Friday, July 7, 2000 | 10:20 a.m.
Family problems are a key cause of the Clark County School District's dropout rate, according to a survey of the district's educators.
Initiated by Rep. Shelley Berkley, D-Nev., the survey addresses issues related to the district's dropout problem.
Thirty-two percent of respondents said family problems are the greatest contributing factor.
Students from Von Tobel Middle School Thursday echoed that concern during a meeting with Berkley Thursday.
Students said their older peers are expected to hold down jobs in order to help support their parents.
"A lot of kids have parents who didn't get an education and have sorry jobs," said Jacquiline Gauthier, an eighth grader.
Students said plentiful jobs -- including those in the adult entertainment industry -- is another reason why students drop out.
Eighth grader Keisha Kennard said she knows a student whose grades began a downward spiral after she became pregnant. Now the girl is planning to drop out of school and become a stripper to support her baby.
"I asked her why she won't get her high school diploma, and she said it still won't pay as much," Kennard said.
"What's the point?" asked Brittney Thorns, an eighth grader. "When you get old, they kick you out."
Von Tobel Principal Kelly Sturdy said her main concern in reaching at-risk students is keeping classroom sizes small and retaining good teachers.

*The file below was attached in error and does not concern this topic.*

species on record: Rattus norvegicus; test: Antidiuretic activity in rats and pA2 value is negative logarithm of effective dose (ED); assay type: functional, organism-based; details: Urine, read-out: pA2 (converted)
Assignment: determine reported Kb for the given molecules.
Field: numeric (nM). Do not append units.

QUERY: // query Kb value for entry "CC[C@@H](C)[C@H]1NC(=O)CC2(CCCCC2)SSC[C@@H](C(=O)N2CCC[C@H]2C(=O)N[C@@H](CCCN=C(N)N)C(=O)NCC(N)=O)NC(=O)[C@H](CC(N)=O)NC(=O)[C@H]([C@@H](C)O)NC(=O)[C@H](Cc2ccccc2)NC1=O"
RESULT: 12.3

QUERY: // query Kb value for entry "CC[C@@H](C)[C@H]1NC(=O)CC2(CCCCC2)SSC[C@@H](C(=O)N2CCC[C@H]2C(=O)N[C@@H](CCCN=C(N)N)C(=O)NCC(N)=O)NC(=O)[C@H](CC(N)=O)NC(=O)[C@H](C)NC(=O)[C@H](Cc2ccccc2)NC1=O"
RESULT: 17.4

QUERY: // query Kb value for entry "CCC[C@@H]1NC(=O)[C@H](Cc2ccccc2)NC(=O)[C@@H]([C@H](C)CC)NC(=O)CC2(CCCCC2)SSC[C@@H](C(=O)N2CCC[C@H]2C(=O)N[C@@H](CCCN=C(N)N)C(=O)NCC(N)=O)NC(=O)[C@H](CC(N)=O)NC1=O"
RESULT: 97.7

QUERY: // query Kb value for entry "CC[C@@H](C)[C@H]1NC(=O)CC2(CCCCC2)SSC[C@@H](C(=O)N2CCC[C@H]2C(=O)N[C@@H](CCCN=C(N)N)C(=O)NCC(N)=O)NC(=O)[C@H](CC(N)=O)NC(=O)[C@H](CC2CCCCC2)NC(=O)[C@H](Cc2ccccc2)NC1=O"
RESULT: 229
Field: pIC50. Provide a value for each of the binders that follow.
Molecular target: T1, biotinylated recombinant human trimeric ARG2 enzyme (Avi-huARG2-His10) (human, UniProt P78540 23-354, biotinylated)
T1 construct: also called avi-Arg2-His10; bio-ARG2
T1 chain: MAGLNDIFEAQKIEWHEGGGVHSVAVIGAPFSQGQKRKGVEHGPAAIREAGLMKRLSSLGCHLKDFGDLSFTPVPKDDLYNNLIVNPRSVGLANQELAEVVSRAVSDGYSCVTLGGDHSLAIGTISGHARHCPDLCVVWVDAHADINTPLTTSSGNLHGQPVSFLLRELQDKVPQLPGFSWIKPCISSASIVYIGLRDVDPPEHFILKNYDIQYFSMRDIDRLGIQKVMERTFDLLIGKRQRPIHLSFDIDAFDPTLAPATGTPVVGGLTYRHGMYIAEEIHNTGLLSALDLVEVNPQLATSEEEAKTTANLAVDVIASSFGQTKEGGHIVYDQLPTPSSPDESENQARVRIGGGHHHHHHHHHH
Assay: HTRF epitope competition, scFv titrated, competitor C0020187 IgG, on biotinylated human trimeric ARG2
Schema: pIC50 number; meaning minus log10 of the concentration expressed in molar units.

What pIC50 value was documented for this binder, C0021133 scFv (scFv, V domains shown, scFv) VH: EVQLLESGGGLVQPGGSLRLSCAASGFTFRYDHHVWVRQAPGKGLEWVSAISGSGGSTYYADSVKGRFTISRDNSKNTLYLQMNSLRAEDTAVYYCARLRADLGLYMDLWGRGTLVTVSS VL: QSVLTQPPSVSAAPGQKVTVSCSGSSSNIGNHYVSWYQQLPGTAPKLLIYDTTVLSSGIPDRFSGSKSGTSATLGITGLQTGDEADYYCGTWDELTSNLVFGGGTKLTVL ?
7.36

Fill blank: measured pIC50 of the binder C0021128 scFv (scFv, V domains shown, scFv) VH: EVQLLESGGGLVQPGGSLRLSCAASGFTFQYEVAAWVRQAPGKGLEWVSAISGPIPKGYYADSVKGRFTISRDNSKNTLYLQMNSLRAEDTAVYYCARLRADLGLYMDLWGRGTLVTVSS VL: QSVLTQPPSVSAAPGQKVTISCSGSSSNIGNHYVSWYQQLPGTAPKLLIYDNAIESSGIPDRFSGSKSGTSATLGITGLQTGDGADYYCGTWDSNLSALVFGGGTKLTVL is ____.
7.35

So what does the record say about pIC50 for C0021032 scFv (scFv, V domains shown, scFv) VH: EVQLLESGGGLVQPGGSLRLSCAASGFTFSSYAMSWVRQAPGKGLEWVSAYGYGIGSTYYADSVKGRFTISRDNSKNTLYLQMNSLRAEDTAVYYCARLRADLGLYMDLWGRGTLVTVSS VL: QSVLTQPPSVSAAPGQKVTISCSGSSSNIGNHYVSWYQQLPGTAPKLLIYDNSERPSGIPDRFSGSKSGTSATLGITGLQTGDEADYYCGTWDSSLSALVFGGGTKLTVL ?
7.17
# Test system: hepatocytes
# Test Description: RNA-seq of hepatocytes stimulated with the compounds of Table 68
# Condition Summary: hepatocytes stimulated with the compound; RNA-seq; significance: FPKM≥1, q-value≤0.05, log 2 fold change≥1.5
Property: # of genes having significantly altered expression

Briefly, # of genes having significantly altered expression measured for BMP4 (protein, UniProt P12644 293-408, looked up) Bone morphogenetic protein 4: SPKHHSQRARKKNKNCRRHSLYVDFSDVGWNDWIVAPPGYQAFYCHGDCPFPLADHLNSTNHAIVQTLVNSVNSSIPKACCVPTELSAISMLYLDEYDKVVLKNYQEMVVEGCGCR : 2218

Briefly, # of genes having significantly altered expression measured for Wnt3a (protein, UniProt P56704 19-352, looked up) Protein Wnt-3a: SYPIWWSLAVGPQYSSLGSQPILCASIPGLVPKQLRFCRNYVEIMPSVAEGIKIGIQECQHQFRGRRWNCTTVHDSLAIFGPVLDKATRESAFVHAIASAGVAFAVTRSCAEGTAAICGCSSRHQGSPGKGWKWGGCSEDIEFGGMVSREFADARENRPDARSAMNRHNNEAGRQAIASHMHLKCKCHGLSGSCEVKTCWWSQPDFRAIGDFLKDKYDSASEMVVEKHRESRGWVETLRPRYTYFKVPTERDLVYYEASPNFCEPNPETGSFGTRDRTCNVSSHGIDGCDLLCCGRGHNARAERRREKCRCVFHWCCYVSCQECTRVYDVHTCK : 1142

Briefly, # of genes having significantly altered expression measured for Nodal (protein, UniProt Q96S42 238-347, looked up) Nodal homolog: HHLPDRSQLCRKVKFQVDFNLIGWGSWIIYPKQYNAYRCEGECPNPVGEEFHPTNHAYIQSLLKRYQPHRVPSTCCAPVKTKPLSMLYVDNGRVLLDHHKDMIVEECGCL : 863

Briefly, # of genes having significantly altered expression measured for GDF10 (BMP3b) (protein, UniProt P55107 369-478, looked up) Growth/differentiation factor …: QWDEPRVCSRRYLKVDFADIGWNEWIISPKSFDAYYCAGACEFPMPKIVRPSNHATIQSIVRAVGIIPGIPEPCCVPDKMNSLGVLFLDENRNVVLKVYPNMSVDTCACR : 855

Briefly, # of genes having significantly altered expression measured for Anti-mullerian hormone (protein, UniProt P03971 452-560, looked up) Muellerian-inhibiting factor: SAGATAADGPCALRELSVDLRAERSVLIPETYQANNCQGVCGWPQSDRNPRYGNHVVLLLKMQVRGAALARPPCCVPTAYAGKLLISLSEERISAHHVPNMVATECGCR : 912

Von Tobel was named by the Nevada Department of Education as one of the schools "in need of improvement."
"First, we have to keep qualified people here," Sturdy said. "Additionally, we need funding for after-school programs, or students are not going to catch up."
Berkley's survey also lists 10 common reasons students give for dropping out and asks which reasons require the most attention. A dislike of school and a lack of academic support were the top two areas of concern.
In a rating of the severity of the dropout problem, 57 percent of the educators said the district's dropout problem is "somewhat worse" than other school districts in the nation. Twenty-four percent said it is "much worse," followed by 15 percent indicating it is "about the same." One person reported Clark County is "much better" than the rest of the nation.
This year's Annie E. Casey Foundation Kids Count study listed Nevada as having the worst dropout rate in the nation in 1999, preceded by a second-to-last ranking in 1998.
In the 1998-99 accountability report released in April, the Clark County School District reported its overall high school dropout rate as 9 percent. The totals for each high school grade level are: freshman, 3 percent; sophomore, 6 percent; junior, 11 percent and senior, 18 percent.
Rancho High School's 29 percent senior dropout rate was highest in the district, followed by 23 percent at Western High School.
On a five-point scale ranging from very high to very low, 93 percent of the respondents listed the dropout problem as being "very high" or "high" in terms of importance.
About 250 surveys were sent out and approximately 100 were returned, for a 40 percent response rate.
Berkley is preparing legislation that would create an Office of Dropout Prevention and Recovery in the U.S. Department of Education. The program would include a branch in Nevada to coordinate federal, state and local dropout programs.